Composites are mixtures of at least two materials, such as reinforcing elements, fillers, and composite matrix binder. Compared to concrete and timber, composites are relatively lightweight. Different composites differ in form and/or composition on a macroscopic scale. Each component retainsits identity and does not dissolve or merge completely into one another.
Composites are not generally used as fibres by themselves. They are often impregnated with a matrix material that transfers loads to the fibresand protects the fibres from abrasion and environmental attack. The useful properties of composites are diminished by the matrix to some extent but not fully.
Thermoset resins, formed by chemical reactions, are inherently brittleand therefore cannot be re-melted or reformed once synthesized. The fibre volume fraction can be varied from 0 to ~ 55%. In addition,thefibre combination and the fibre volume fraction can be adjusted to achieve the exact physical and mechanical properties for a product as required by a certain application.
The composite samples are generated through a compression molding process in an open mold cavity. Pressure is applied to the mold from the top to force the starting material to make contact with all mold areas. The mold is usually heated to around 300 °F to 400 °F, in order to start the chemical reaction. Heat and pressure are maintained until the starting material cures. The process employs thermosetting resins in a partially cured stage. However, in this scenario the mold is exposed to heat for a shorter period of time than the usual recommended time. This is because the mold starts curing before it is placed in the pressurizedhot mold cavity. The pressurized hot process helps cure the material faster,and the shortened time periodsuggests that the sample is partially rigidwhen it is not fully cured.
The dimensions of the formed composites arerecorded after the molding process was completed and the resin hasfully cured. The average values are used for determining the ultimate tensile strength and the strain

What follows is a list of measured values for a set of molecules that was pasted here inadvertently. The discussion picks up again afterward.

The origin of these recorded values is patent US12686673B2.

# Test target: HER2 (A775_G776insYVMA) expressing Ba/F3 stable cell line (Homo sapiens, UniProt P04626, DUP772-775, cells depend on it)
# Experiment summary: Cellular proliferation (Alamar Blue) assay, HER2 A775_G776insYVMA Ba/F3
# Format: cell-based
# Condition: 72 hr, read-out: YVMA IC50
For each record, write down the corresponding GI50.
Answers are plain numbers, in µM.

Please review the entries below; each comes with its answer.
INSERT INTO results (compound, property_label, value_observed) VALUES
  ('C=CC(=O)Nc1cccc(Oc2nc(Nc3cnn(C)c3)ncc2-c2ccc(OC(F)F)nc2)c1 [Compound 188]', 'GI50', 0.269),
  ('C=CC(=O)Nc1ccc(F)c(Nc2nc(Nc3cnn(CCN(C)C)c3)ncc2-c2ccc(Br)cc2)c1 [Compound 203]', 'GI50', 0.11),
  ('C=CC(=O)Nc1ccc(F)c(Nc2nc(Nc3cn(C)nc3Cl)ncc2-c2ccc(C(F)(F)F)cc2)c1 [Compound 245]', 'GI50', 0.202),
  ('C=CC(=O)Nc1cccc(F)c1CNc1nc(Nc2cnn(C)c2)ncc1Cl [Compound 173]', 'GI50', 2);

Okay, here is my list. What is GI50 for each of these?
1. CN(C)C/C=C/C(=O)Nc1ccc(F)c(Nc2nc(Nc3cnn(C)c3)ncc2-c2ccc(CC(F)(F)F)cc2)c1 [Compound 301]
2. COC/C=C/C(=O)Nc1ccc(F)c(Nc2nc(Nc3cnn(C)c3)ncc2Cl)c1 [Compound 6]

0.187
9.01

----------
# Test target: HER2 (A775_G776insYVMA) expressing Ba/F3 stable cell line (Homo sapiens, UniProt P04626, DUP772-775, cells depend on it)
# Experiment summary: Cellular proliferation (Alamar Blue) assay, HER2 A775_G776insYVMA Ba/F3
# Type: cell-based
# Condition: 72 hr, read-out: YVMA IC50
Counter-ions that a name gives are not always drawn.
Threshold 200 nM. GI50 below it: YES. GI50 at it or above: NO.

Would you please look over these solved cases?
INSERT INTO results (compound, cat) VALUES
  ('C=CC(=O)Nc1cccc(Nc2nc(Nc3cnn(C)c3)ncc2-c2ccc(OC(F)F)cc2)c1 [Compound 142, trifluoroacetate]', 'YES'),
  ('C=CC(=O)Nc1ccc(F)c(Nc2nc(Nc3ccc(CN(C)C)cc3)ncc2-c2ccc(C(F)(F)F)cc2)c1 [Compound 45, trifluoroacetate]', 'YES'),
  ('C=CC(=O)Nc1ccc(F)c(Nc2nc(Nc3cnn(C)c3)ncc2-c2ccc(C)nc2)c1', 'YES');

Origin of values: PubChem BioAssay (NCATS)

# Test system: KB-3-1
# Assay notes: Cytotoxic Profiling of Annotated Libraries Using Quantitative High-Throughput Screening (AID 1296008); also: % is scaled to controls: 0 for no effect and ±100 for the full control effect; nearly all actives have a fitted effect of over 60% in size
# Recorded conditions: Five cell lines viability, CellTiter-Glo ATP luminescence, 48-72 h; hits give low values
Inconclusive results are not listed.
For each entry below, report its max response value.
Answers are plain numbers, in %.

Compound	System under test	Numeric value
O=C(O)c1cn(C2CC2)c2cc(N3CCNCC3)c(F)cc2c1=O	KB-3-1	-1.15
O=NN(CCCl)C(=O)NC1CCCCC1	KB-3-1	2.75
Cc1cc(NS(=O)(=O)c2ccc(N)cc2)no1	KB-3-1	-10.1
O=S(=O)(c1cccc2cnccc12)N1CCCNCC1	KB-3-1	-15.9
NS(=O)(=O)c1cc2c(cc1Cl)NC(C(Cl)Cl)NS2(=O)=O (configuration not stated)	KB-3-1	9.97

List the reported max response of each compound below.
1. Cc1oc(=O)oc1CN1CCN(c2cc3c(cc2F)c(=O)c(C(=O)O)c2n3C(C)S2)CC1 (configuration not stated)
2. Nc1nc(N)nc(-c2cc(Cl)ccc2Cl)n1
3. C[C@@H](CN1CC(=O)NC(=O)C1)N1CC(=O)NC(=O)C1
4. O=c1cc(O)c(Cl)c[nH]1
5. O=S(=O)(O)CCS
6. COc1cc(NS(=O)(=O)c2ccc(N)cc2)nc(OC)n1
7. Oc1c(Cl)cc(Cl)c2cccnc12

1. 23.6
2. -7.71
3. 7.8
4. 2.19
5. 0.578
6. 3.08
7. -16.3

Wood is a common building material in the construction industry. Wood from different species of trees possesses different physical and mechanical properties, based on which it can be selected for various applications. The strength of wood is dependent ona lot offactors, includingwood species, grain direction, direction and duration of loading, content of moisture and temperature.Testing methods defined by standards, such as ASTM D143, are used to determine the mechanical properties, including stiffness, hardness, flexure strength, tensile strength and shear strength of wood. This allows engineers to compare the properties of various wood species before choosing one that best fits the engineering requirements.
Experimental procedures of determining wood bending strength
The static bending test is carried out by the central loading method. The timber samples are classified into two types, with or without defects. The dimensions of the test pieces are also measured at three different points, and the averagesare then calculated. Specimens with defects have their knot on the lower side so that it is subject to tension. The cross-sections of the samples with defects are marked with an arrow indicating which face should be up when the test is carried out.
Wood is frequently cut into beams whose bending strength is an important parameter. The strength and deformation properties of wood and timber products can be determined by bending tests in a quick and simple way. The beam is attached to the test instrument using simple mechanical interfaces which allows it to be removed when not in use. The specimen beamisanchored onto a base by two anvils. Force is then applied atthe center of the rod (three-pointbending) at a cross-head speed of 6mm/min for a 2cm standard. A deflection measurement yoke and a suitable extensometerare used to determine the deflection of the specimen rods.